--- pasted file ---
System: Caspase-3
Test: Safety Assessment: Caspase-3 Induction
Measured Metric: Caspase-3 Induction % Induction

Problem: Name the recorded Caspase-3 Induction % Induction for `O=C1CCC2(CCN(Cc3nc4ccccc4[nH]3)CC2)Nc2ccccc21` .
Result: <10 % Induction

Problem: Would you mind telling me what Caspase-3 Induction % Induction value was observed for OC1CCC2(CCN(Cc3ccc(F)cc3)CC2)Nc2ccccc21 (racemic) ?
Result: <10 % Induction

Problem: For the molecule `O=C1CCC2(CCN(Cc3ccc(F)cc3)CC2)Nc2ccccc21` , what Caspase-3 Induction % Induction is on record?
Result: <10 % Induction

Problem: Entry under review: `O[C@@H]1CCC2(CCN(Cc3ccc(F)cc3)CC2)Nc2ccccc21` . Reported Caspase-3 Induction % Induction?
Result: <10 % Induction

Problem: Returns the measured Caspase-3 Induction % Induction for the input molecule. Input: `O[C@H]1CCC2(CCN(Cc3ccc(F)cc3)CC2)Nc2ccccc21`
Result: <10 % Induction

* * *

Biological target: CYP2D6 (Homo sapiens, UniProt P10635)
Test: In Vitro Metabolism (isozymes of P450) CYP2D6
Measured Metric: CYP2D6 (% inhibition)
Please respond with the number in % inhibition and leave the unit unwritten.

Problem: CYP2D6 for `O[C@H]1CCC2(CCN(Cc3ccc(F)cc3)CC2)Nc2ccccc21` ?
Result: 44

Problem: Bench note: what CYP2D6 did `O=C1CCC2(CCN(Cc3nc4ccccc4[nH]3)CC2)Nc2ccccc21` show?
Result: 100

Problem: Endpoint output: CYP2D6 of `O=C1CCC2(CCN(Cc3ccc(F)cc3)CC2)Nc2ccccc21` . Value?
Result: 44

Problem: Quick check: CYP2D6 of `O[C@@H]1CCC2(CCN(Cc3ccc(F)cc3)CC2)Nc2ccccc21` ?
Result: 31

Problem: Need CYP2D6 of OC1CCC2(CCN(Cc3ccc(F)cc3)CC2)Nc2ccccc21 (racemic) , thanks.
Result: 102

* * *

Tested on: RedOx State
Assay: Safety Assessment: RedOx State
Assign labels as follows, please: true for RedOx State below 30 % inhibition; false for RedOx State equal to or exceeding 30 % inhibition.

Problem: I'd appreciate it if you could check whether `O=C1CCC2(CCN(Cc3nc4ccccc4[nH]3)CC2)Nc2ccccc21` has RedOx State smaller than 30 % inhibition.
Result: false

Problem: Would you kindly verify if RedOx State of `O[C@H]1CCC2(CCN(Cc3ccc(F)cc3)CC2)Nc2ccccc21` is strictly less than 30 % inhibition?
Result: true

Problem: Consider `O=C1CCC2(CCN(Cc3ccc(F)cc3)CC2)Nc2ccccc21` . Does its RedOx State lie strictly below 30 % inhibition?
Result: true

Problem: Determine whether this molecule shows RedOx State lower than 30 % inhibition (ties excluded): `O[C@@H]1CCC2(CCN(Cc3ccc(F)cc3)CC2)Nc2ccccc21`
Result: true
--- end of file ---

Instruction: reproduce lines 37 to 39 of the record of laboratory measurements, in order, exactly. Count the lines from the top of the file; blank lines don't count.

Problem: Consider `O=C1CCC2(CCN(Cc3ccc(F)cc3)CC2)Nc2ccccc21` . Does its RedOx State lie strictly below 30 % inhibition?
Result: true

Problem: Determine whether this molecule shows RedOx State lower than 30 % inhibition (ties excluded): `O[C@@H]1CCC2(CCN(Cc3ccc(F)cc3)CC2)Nc2ccccc21`